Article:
This is a book for our time. The advent of Covid-19 is turning our world upside down and highlighting the paradoxical nature of human behaviour. A minority of thoughtless people are indulging in selfish activities that threaten our safety, whilst NHS workers heroically risk their own lives to save others. In South Africa members of rival drug gangs, who would normally kill each other without a second thought, have called a truce and are now working together in order to ensure that food is distributed to needy families.
Human nature is paradoxical because it is capable of perceiving both the finite (secular) and infinite (spiritual) which are juxtaposed within the context of reality. What makes this book different is that spirituality is not considered to be other-worldly. What we refer to as the secular and the spiritual are viewed as ‘two sides of a coin’ that co-exist as part of one reality, within the context of temporality. Both contribute to what we perceive to be a sense of ‘self’. They are different perceptions of consciousness that influence human behaviour through conscious and subconscious processes.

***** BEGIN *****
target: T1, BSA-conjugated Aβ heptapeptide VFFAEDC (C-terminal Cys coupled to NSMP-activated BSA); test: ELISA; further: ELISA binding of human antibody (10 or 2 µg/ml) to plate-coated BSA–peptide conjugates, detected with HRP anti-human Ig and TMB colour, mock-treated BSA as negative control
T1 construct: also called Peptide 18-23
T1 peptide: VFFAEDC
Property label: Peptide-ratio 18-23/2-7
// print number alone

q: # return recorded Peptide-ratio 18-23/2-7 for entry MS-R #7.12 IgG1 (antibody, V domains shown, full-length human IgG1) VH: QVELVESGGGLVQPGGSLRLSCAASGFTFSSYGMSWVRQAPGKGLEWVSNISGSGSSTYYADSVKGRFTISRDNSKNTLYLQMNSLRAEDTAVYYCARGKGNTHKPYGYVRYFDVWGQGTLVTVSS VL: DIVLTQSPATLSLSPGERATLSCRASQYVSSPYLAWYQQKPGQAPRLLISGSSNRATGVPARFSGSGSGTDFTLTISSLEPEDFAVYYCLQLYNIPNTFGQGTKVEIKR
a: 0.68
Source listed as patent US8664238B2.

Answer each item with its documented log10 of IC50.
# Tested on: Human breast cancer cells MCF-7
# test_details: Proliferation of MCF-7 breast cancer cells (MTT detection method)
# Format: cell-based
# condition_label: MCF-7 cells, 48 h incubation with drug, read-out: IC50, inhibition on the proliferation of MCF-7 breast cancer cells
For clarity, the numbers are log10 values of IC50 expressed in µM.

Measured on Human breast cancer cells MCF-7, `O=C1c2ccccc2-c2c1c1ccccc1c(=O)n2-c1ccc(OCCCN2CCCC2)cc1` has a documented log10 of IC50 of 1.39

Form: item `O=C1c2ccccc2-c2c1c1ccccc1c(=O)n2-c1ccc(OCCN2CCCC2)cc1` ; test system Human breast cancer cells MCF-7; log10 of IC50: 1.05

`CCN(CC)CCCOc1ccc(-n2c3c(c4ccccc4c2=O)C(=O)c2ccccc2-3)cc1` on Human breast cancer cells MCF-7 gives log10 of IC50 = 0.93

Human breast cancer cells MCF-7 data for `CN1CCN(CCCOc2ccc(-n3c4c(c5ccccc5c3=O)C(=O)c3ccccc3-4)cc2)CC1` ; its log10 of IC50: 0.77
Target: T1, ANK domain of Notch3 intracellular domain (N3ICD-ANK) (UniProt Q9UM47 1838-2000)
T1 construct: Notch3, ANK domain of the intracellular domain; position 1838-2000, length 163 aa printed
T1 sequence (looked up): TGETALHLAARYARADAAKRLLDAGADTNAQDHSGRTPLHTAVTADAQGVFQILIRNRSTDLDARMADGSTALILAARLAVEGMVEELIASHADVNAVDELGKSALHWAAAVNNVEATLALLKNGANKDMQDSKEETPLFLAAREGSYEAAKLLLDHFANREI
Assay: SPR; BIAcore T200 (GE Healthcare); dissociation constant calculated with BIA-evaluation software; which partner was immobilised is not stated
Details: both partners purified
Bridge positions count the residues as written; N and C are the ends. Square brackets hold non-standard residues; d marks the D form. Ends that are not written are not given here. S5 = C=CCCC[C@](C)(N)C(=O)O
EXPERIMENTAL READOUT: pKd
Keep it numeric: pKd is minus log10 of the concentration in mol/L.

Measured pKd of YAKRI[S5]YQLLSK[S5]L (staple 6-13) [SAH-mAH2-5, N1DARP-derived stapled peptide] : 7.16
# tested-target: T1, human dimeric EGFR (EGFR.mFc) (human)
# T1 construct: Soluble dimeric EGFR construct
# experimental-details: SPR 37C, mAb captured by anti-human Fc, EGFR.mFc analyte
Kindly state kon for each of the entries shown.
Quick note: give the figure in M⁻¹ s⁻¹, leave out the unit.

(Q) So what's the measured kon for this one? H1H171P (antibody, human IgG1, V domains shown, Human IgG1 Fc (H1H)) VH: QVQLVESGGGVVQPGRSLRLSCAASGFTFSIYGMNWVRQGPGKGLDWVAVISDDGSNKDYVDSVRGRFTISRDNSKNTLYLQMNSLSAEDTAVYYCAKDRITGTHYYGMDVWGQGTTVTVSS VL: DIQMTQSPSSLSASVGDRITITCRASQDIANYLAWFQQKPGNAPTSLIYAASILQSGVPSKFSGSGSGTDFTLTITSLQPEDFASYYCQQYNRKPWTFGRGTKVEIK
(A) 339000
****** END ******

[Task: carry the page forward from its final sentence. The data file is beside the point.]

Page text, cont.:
The aim of this book is to consider the factors that contribute to the paradoxical nature of being human and to explore the issues that cloud our perceptions and cause confusion. It proffers a vision of how a religious faith can be made intelligible at a time when the majority of people, living in our postmodern age, consider it to be irrelevant.